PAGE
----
Eastern Hop Hornbeam (Ironwood)

Ostrya virginiana


Illustration of hop hornbeam leaves, twig, fruit.
Hop hornbeam, Ostrya virginiana
Paul Nelson

Betulaceae (birches)


Eastern hop hornbeam is a small tree with wide, spreading branches.

Leaves are alternate, simple, blades 2½–4½ inches long, 1½–2½ inches wide, broadest at or below the middle; margin sharply and densely toothed; base often uneven; upper surface yellowish to dark green, dull; lower surface paler, hairy.

Bark thin, reddish gray, with narrow, platelike, tight scales; some trees with loose, shreddy scales.

Twigs usually slightly zigzag, hairy toward the tip, reddish brown to dark brown, pores small, not obvious.

Flowers in April–May, before the leaves, on male and female catkins and on the same twig.

Fruit in conelike clusters of overlapping, scalelike sacs, overall resembling hops (hence the name), 1½–2 inches long; each sac papery, white, and containing a single nut.


Height: to 24 feet.


Photo of eastern hop hornbeam leaves and fruits
Eastern Hop Hornbeam Fruits
Eastern hop hornbeam is named for its fruits, which are clusters of flattened, papery, scalelike sacs arranged in an overlapping pattern, like scales on a pinecone — resembling the hops that beer is made from.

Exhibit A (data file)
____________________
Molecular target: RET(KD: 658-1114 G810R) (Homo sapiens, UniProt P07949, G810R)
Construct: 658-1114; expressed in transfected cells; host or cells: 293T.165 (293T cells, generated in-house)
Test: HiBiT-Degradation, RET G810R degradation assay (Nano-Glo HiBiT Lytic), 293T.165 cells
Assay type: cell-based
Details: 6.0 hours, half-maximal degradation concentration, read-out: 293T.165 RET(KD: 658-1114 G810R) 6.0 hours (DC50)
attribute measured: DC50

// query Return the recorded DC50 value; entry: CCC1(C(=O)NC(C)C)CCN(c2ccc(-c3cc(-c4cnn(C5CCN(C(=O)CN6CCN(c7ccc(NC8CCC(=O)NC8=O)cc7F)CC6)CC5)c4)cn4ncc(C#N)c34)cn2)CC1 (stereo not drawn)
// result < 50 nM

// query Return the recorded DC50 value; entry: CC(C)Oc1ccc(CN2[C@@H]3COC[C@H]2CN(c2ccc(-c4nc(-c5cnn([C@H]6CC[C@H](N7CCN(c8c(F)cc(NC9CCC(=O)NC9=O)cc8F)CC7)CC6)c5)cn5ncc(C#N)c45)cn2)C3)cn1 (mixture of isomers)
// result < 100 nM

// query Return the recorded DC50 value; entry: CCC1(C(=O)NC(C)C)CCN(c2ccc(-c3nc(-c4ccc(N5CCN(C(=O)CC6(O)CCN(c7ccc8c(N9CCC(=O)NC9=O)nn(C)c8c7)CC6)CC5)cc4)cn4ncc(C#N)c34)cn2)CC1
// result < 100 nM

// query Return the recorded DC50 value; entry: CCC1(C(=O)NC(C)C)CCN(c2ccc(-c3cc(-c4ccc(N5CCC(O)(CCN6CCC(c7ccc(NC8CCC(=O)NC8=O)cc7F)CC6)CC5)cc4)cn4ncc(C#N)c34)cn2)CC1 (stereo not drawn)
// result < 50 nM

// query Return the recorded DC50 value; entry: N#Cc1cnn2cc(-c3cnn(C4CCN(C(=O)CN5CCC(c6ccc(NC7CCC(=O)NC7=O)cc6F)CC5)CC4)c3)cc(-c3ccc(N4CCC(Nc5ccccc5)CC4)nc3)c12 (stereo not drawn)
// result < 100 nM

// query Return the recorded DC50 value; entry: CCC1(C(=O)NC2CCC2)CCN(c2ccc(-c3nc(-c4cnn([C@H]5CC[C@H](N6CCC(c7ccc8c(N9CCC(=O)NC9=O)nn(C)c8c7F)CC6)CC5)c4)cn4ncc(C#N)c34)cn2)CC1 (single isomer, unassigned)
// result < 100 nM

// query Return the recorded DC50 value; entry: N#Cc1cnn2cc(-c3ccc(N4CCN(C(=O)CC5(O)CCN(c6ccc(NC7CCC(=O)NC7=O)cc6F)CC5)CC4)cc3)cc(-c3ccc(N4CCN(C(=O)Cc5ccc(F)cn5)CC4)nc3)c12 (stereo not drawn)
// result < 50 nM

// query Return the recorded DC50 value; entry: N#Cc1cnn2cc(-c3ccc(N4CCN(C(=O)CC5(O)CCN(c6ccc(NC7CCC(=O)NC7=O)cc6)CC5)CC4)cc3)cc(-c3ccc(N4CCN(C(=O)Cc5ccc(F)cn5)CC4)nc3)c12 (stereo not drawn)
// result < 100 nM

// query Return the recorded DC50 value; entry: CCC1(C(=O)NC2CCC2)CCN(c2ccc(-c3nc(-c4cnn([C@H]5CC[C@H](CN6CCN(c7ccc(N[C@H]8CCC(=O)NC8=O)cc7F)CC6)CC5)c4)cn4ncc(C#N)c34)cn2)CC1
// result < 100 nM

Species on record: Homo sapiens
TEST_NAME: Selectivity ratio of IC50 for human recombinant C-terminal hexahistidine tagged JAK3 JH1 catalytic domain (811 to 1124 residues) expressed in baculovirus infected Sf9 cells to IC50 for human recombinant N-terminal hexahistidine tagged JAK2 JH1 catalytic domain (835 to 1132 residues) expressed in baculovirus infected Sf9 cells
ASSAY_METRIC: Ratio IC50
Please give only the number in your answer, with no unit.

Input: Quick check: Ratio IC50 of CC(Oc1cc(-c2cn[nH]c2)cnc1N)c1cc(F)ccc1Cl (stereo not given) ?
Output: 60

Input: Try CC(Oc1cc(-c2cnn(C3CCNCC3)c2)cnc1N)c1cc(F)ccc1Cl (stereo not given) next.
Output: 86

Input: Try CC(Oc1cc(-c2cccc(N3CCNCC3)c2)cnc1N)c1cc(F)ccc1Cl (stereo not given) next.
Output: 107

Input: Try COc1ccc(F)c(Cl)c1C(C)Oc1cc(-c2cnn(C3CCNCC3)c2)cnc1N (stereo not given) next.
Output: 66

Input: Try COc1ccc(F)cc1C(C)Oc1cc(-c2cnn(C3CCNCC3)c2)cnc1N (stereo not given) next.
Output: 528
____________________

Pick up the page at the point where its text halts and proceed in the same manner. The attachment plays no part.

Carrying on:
Photo of hop hornbeam showing leaves and developing fruit cluster
Hop Hornbeam Leaves
Hop hornbeam leaves are alternate, simple, and sharply and densely toothed. Upper surface is dull; lower surface is hairy.


Photo of mature hob hornbeam trunk showing bark
Hop Hornbeam Bark
The bark of hop hornbeam is thin, reddish gray, with tight, narrow, platelike scales; some trees have loose, shreddy scales.


hop hornbeam
Hop Hornbeam
Habitat and conservation

Occurs in fairly dry soil on rocky slopes, along bluffs, in upland woods, and rarely along streams. A common understory tree in oak-hickory forests, along with flowering dogwood, sassafras, redbud, and serviceberry. Sometimes called ironwood because of the extreme hardness of the wood. Because the catkins of this tree are such an important winter food for ruffed grouse, this species is important to have in areas where ruffed grouse populations are being encouraged.

image of Hop Hornbeam distribution map
Distribution in Missouri

Statewide, mostly excluding the far southeast corner and the central portion of the state’s western edge.

Human connections

One of the hardest and strongest woods, harder than oak, hickory, locust, and more, surpassed only by flowering dogwood — hence its name “ironwood.” Because the tree is small, use is limited to tool handles, mallets, and posts. It makes a nice ornamental tree. In the past, the bark was used medicinally.

Ecosystem connections

Birds, including quail and wild turkey, eat the fruits. The catkins and buds are the most important late autumn, winter, and early spring food for ruffed grouse.